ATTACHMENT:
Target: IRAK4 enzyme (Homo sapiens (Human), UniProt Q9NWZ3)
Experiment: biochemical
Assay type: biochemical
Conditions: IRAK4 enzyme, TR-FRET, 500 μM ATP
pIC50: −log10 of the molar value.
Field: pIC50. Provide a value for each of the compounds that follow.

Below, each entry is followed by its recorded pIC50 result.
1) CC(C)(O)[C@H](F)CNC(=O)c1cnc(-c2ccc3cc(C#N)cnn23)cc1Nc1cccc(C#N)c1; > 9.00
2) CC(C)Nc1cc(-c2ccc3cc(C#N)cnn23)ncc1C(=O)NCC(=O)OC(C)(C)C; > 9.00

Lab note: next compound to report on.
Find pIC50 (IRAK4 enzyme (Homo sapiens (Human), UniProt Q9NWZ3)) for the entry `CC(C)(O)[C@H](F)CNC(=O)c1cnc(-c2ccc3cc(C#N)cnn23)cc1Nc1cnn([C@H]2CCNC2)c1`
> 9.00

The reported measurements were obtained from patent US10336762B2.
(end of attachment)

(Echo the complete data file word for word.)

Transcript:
Target: IRAK4 enzyme (Homo sapiens (Human), UniProt Q9NWZ3)
Experiment: biochemical
Assay type: biochemical
Conditions: IRAK4 enzyme, TR-FRET, 500 μM ATP
pIC50: −log10 of the molar value.
Field: pIC50. Provide a value for each of the compounds that follow.

Below, each entry is followed by its recorded pIC50 result.
1) CC(C)(O)[C@H](F)CNC(=O)c1cnc(-c2ccc3cc(C#N)cnn23)cc1Nc1cccc(C#N)c1; > 9.00
2) CC(C)Nc1cc(-c2ccc3cc(C#N)cnn23)ncc1C(=O)NCC(=O)OC(C)(C)C; > 9.00

Lab note: next compound to report on.
Find pIC50 (IRAK4 enzyme (Homo sapiens (Human), UniProt Q9NWZ3)) for the entry `CC(C)(O)[C@H](F)CNC(=O)c1cnc(-c2ccc3cc(C#N)cnn23)cc1Nc1cnn([C@H]2CCNC2)c1`
> 9.00

The reported measurements were obtained from patent US10336762B2.